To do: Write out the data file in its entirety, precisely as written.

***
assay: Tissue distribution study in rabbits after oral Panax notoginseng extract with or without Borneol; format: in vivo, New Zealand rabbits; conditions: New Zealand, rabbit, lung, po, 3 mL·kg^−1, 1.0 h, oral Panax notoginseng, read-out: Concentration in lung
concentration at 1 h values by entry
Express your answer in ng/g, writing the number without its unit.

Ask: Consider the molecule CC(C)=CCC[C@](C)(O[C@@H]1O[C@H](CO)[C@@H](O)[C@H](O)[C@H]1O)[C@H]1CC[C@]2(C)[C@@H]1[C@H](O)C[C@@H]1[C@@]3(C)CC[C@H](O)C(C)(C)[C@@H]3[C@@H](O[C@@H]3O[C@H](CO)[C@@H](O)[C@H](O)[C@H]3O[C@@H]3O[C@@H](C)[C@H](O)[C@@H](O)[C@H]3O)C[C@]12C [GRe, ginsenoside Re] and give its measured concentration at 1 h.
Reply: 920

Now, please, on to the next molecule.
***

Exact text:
assay: Tissue distribution study in rabbits after oral Panax notoginseng extract with or without Borneol; format: in vivo, New Zealand rabbits; conditions: New Zealand, rabbit, lung, po, 3 mL·kg^−1, 1.0 h, oral Panax notoginseng, read-out: Concentration in lung
concentration at 1 h values by entry
Express your answer in ng/g, writing the number without its unit.

Ask: Consider the molecule CC(C)=CCC[C@](C)(O[C@@H]1O[C@H](CO)[C@@H](O)[C@H](O)[C@H]1O)[C@H]1CC[C@]2(C)[C@@H]1[C@H](O)C[C@@H]1[C@@]3(C)CC[C@H](O)C(C)(C)[C@@H]3[C@@H](O[C@@H]3O[C@H](CO)[C@@H](O)[C@H](O)[C@H]3O[C@@H]3O[C@@H](C)[C@H](O)[C@@H](O)[C@H]3O)C[C@]12C [GRe, ginsenoside Re] and give its measured concentration at 1 h.
Reply: 920

Now, please, on to the next molecule.